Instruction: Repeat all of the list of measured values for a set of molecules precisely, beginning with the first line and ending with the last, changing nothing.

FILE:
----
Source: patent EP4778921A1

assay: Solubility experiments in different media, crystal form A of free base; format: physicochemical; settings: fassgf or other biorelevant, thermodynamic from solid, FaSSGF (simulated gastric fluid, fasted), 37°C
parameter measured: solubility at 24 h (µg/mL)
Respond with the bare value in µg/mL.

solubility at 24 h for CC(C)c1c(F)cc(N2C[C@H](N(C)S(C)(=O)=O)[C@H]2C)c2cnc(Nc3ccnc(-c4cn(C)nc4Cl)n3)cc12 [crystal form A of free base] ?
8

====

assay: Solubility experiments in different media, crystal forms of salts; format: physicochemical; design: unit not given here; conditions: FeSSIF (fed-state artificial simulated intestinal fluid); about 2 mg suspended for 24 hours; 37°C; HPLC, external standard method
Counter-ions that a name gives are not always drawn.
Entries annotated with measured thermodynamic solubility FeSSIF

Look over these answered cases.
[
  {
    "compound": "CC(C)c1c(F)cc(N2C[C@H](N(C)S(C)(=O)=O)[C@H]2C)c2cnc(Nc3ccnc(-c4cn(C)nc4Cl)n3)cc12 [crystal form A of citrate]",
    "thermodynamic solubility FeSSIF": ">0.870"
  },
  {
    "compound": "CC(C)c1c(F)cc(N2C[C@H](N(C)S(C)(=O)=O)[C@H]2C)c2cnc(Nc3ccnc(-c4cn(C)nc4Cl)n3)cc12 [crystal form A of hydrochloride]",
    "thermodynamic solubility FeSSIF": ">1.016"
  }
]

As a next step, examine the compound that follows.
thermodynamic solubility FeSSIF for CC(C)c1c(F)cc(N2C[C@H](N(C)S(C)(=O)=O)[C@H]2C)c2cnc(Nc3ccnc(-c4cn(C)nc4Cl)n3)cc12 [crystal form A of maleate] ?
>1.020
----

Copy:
Source: patent EP4778921A1

assay: Solubility experiments in different media, crystal form A of free base; format: physicochemical; settings: fassgf or other biorelevant, thermodynamic from solid, FaSSGF (simulated gastric fluid, fasted), 37°C
parameter measured: solubility at 24 h (µg/mL)
Respond with the bare value in µg/mL.

solubility at 24 h for CC(C)c1c(F)cc(N2C[C@H](N(C)S(C)(=O)=O)[C@H]2C)c2cnc(Nc3ccnc(-c4cn(C)nc4Cl)n3)cc12 [crystal form A of free base] ?
8

====

assay: Solubility experiments in different media, crystal forms of salts; format: physicochemical; design: unit not given here; conditions: FeSSIF (fed-state artificial simulated intestinal fluid); about 2 mg suspended for 24 hours; 37°C; HPLC, external standard method
Counter-ions that a name gives are not always drawn.
Entries annotated with measured thermodynamic solubility FeSSIF

Look over these answered cases.
[
  {
    "compound": "CC(C)c1c(F)cc(N2C[C@H](N(C)S(C)(=O)=O)[C@H]2C)c2cnc(Nc3ccnc(-c4cn(C)nc4Cl)n3)cc12 [crystal form A of citrate]",
    "thermodynamic solubility FeSSIF": ">0.870"
  },
  {
    "compound": "CC(C)c1c(F)cc(N2C[C@H](N(C)S(C)(=O)=O)[C@H]2C)c2cnc(Nc3ccnc(-c4cn(C)nc4Cl)n3)cc12 [crystal form A of hydrochloride]",
    "thermodynamic solubility FeSSIF": ">1.016"
  }
]

As a next step, examine the compound that follows.
thermodynamic solubility FeSSIF for CC(C)c1c(F)cc(N2C[C@H](N(C)S(C)(=O)=O)[C@H]2C)c2cnc(Nc3ccnc(-c4cn(C)nc4Cl)n3)cc12 [crystal form A of maleate] ?
>1.020